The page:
Candidates converge: Hertel, Biden push tax cuts for the middle class


Democrats have launched their latest attempt to connect with middle- and working-class voters in the runup to the 2024 election — the ol’ tried-and-true tax cut.

On Monday, President Joe Biden released a plan to cut taxes for average Americans by $765 million over 10 years. Curtis Hertel Jr., the presumed Democratic nominee in mid-Michigan’s 7th Congressional District, pledged to make the same tax cut the cornerstone of his campaign.

If you forgot that Hertel, of East Lansing, was Gov. Gretchen Whitmer’s legislative director when she expanded income tax exemptions for senior citizens and the state’s earned income tax credit, be assured that he’ll remind you again and again.

On working to make life more affordable for working families and seniors, Hertel said at a Monday press conference, “It’s what I did in Lansing and what I’ll do in Washington, D.C. ... We are going to make lowering the cost of being a Michigander, of succeeding and raising a family, a major part of this campaign.”

Two long-time allies, former Michigan Education Association President Paula Herbart and Ken Barnes of the Michigan Professional Firefighters Union, supported his pledge at the Meridian Senior Center event in Okemos.

Hertel wasn’t otherwise specific in his remarks or with reporters after the press conference. He talked about “working across the aisle to find common ground and find the best possible deal for Michigan.”

In the same breath, Hertel also mentioned that when expanding the earned income tax credit came up in the state Senate, his likely general election opponent, Tom Barrett, voted no.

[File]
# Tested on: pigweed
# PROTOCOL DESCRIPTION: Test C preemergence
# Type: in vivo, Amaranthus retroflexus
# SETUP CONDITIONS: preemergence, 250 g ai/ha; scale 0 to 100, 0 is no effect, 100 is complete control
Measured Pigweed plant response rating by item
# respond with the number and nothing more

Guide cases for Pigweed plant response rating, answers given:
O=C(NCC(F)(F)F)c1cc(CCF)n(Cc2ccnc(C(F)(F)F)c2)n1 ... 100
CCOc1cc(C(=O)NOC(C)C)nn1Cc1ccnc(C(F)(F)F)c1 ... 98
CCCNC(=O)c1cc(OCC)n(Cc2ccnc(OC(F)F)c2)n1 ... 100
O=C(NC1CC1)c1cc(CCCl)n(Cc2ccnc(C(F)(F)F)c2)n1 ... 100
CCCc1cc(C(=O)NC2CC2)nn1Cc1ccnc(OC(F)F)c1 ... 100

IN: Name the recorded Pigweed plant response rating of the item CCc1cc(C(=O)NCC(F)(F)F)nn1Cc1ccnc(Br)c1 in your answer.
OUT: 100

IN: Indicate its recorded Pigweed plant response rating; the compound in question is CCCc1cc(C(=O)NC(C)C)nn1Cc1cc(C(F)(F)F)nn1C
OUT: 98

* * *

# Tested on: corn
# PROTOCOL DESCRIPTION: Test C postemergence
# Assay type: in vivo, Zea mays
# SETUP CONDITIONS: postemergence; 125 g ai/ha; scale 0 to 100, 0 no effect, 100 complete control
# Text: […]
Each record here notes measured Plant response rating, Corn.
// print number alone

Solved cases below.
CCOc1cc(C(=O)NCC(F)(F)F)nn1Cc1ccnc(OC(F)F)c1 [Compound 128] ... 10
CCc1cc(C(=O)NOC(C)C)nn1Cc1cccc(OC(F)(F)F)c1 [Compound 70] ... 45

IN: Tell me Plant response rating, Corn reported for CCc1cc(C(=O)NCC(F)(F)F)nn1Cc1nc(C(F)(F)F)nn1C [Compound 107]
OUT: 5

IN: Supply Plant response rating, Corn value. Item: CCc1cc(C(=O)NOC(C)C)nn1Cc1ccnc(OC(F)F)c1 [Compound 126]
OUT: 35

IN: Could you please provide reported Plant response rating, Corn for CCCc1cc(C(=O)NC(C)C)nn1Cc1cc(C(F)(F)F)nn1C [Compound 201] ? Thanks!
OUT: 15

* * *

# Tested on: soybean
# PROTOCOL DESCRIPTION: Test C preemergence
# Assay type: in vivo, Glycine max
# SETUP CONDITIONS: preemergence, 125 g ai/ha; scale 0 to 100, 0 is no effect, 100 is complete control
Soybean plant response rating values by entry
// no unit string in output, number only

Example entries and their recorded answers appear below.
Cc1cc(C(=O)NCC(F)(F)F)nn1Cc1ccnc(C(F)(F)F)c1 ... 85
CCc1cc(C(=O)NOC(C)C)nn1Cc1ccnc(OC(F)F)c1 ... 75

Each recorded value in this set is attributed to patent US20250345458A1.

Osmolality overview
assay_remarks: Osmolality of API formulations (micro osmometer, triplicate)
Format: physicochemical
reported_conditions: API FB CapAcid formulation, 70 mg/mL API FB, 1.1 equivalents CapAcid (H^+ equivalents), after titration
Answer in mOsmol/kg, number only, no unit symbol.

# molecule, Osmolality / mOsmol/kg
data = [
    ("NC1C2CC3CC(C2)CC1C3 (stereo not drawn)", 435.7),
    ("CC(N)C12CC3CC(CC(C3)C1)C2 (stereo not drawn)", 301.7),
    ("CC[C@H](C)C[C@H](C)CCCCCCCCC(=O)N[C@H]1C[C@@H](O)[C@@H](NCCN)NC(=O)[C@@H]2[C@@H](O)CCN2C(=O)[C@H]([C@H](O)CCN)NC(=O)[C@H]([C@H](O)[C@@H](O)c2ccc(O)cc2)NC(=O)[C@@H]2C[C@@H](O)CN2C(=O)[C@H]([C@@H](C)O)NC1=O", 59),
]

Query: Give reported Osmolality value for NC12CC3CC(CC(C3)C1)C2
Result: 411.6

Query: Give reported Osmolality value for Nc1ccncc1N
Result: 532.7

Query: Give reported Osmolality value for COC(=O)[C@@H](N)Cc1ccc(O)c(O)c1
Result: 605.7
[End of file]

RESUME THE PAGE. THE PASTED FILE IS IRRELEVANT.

Biden is talking about increasing the child tax credit by an average of $2,600 for lower-income families, bolstering the earned income tax and making permanent the tax credit in the Inflation Reduction Act, which the White House estimates will save people an average of $800 a year in health insurance premiums.

In his State of the Union speech last week, the president discussed creating a 25 percent minimum tax on billionaires and raising the corporate minimum tax to “at least 21 percent.” He also proposed a two-year tax credit of $400 a month to encourage people to buy homes.

Like Biden, Hertel talked about lowering the costs of prescription drugs, but again, in vague terms. He promised more details would come.

Republicans have successfully used the tax cut mantra for years, but they certainly don’t have exclusive ownership of the issue.

Whitmer has shown that Democrats can just as easily send rebate checks to taxpayers as can Republicans. Biden’s not talking about sending checks to people, but the idea of giving average people a lift sells, especially at a time when Democrats needed to change the subject on a variety of issues.

Regardless of what Biden does on immigration, the more he talks about it, the more he loses. Abortion access may be an issue in other parts of the country, but Proposal 3 pretty much settled the matter in Michigan. Giving frozen embryos full personhood rights isn’t something you’re going to see the Michigan Supreme Court do, as happened in Alabama.

There’s nothing more personal to someone than personal finances. If Biden, Hertel and other Democrats can campaign on saving people money on prescription drugs or just the average essentials, they have the chance to connect.

While they’re at it, they could try picking up the mantra of being the party of fiscal responsibility. Republicans in Washington haven’t balanced a federal budget in the last half century, despite their constant saber-rattling about shutting down government.

Only Lyndon Johnson and Bill Clinton were able to do that.

Biden is talking about raising taxes on the rich to reduce deficits by nearly $3 trillion over 10 years. It’s not erasing the out-of-control $34.46 trillion debt, but it’s more of a plan than what the Republicans have cooked up.

It certainly couldn’t hurt to try, anyway.

(Email Kyle Melinn of the Capitol news service MIRS at


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